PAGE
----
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Fish Market
by Joachim Beuckelaer
Purchase, Lila Acheson Wallace Gift and Bequest of George Blumenthal, by exchange, 2015
Episode 9 / 2016
First Look

These seemingly innocent depictions of routine life, however, are not devoid of deeper meaning..."

It is the eye-catching display of the bounty from the sea that initially captures our attention in Joachim Beuckelaer's Fish Market. Faithfully described and painted with exceptional verve are salmon, cod, carp, pike, and herring, which spill out into our space from their artful arrangement on tilted tables and in a shiny copper pot and stained wooden tray. The handling of certain passages, like the deft impasto brushstrokes indicating the slick, shimmering skin of the pike, herald the painterly effects of later centuries. The lively arrangement of the catch of the day is echoed by the bustling market where a fishmonger prepares for discriminating housewives their selections for the family repast.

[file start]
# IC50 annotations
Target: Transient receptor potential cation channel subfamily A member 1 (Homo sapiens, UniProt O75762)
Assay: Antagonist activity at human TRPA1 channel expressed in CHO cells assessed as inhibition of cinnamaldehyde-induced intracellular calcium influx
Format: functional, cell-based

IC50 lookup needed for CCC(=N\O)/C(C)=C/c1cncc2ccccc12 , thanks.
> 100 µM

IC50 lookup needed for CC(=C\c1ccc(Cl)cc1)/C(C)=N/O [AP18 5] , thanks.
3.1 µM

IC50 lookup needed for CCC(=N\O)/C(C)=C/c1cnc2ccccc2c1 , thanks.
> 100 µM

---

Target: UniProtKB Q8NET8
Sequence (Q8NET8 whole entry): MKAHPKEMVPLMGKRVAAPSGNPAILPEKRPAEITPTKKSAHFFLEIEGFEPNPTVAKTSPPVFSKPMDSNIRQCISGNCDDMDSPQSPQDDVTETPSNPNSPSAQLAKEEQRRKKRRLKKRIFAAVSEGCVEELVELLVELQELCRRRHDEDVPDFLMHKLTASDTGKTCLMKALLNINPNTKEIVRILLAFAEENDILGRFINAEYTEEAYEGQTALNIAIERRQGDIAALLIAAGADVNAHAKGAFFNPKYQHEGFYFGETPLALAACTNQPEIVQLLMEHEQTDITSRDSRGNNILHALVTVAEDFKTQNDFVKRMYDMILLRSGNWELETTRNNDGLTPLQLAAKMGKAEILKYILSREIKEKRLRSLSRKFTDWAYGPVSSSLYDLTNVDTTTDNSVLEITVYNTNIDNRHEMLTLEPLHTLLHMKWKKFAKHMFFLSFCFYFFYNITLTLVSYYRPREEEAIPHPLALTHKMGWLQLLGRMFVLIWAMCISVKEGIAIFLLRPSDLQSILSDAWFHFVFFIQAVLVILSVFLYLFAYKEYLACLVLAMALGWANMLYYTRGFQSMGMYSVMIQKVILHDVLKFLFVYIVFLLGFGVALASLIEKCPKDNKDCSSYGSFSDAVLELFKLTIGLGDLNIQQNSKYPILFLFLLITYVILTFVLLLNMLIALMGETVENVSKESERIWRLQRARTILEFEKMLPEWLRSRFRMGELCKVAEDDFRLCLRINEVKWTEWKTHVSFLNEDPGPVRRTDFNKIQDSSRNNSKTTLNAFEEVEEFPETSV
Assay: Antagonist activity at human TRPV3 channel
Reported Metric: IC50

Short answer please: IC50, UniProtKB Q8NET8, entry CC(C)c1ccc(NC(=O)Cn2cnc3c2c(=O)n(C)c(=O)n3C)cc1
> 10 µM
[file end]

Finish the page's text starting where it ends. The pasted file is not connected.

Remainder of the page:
This scene of everyday life may appear commonplace, but so much more is going on. Beuckelaer's painting, signed, monogrammed, and dated 1568, is among the earliest examples of an evolving category of Northern Renaissance painting. Such portrayals of everyday life, or genre scenes, rejected customary religious themes in favor of purely secular content–in this case, celebrating the growing importance of the fish industry in Flanders, in towns along the coast from Dunkirk to Scheveningen. However, this new genre not only proudly referenced a thriving economy; it also signaled a practical solution by artists to the obliteration of religious imagery dictated by the Iconoclasm that stormed through the Netherlands in 1566.

These seemingly innocent depictions of routine life, however, are not devoid of deeper meaning. They allude to a moralizing subtext, warning against excesses of food, drink, and sexual pleasures, as condemned by contemporary moralists such as Erasmus and Dirck Volckertsz Coornhert. Here the fishmonger, who prepares to cut a slice of the succulent, pink salmon, glances expectantly at the middle-aged housewife to his left. She, in turn, crosses her hands over an open pot, a symbol of her pudendum, resolutely indicating her unavailability.

Maryan Ainsworth
Department of European Paintings
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